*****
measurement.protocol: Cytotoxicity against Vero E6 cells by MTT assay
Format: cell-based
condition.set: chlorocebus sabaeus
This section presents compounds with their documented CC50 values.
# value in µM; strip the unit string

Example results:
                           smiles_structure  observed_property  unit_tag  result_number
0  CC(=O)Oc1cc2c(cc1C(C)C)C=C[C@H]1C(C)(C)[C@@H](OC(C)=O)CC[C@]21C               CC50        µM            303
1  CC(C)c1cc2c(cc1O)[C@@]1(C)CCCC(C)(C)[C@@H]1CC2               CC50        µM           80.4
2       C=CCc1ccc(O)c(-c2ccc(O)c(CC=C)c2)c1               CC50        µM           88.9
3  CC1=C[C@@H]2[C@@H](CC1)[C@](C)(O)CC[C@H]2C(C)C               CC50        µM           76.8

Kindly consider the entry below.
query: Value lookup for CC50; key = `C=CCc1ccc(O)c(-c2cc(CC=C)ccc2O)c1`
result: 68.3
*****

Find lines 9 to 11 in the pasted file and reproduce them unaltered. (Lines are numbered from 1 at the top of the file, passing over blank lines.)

1  CC(C)c1cc2c(cc1O)[C@@]1(C)CCCC(C)(C)[C@@H]1CC2               CC50        µM           80.4
2       C=CCc1ccc(O)c(-c2ccc(O)c(CC=C)c2)c1               CC50        µM           88.9
3  CC1=C[C@@H]2[C@@H](CC1)[C@](C)(O)CC[C@H]2C(C)C               CC50        µM           76.8